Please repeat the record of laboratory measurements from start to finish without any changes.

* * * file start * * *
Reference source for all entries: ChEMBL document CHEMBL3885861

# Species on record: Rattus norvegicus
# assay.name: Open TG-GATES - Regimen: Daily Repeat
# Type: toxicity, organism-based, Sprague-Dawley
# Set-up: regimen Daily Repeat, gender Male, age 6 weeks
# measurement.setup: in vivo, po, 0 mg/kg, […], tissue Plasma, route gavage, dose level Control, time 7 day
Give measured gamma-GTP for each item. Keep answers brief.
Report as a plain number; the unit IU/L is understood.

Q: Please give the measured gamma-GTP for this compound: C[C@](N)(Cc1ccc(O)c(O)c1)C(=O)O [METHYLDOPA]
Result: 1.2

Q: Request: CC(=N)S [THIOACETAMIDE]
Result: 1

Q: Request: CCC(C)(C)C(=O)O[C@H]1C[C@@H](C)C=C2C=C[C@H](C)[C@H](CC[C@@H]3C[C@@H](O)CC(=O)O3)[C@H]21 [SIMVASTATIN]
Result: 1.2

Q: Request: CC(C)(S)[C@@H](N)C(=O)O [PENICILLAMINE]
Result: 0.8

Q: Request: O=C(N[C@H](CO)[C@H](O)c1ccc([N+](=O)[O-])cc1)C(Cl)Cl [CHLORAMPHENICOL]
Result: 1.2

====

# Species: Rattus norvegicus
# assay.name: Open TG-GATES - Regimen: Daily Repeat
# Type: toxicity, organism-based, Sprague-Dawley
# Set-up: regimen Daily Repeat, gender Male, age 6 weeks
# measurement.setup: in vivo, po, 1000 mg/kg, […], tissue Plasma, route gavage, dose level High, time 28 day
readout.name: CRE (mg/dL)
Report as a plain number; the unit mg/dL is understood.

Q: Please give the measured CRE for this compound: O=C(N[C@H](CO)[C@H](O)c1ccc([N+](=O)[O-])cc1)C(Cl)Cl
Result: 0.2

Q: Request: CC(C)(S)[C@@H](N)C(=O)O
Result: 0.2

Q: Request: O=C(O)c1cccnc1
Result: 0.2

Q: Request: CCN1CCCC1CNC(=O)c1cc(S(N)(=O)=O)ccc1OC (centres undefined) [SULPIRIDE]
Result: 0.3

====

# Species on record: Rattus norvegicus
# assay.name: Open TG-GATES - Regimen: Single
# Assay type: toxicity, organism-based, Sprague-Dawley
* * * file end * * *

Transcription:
Reference source for all entries: ChEMBL document CHEMBL3885861

# Species on record: Rattus norvegicus
# assay.name: Open TG-GATES - Regimen: Daily Repeat
# Type: toxicity, organism-based, Sprague-Dawley
# Set-up: regimen Daily Repeat, gender Male, age 6 weeks
# measurement.setup: in vivo, po, 0 mg/kg, […], tissue Plasma, route gavage, dose level Control, time 7 day
Give measured gamma-GTP for each item. Keep answers brief.
Report as a plain number; the unit IU/L is understood.

Q: Please give the measured gamma-GTP for this compound: C[C@](N)(Cc1ccc(O)c(O)c1)C(=O)O [METHYLDOPA]
Result: 1.2

Q: Request: CC(=N)S [THIOACETAMIDE]
Result: 1

Q: Request: CCC(C)(C)C(=O)O[C@H]1C[C@@H](C)C=C2C=C[C@H](C)[C@H](CC[C@@H]3C[C@@H](O)CC(=O)O3)[C@H]21 [SIMVASTATIN]
Result: 1.2

Q: Request: CC(C)(S)[C@@H](N)C(=O)O [PENICILLAMINE]
Result: 0.8

Q: Request: O=C(N[C@H](CO)[C@H](O)c1ccc([N+](=O)[O-])cc1)C(Cl)Cl [CHLORAMPHENICOL]
Result: 1.2

====

# Species: Rattus norvegicus
# assay.name: Open TG-GATES - Regimen: Daily Repeat
# Type: toxicity, organism-based, Sprague-Dawley
# Set-up: regimen Daily Repeat, gender Male, age 6 weeks
# measurement.setup: in vivo, po, 1000 mg/kg, […], tissue Plasma, route gavage, dose level High, time 28 day
readout.name: CRE (mg/dL)
Report as a plain number; the unit mg/dL is understood.

Q: Please give the measured CRE for this compound: O=C(N[C@H](CO)[C@H](O)c1ccc([N+](=O)[O-])cc1)C(Cl)Cl
Result: 0.2

Q: Request: CC(C)(S)[C@@H](N)C(=O)O
Result: 0.2

Q: Request: O=C(O)c1cccnc1
Result: 0.2

Q: Request: CCN1CCCC1CNC(=O)c1cc(S(N)(=O)=O)ccc1OC (centres undefined) [SULPIRIDE]
Result: 0.3

====

# Species on record: Rattus norvegicus
# assay.name: Open TG-GATES - Regimen: Single
# Assay type: toxicity, organism-based, Sprague-Dawley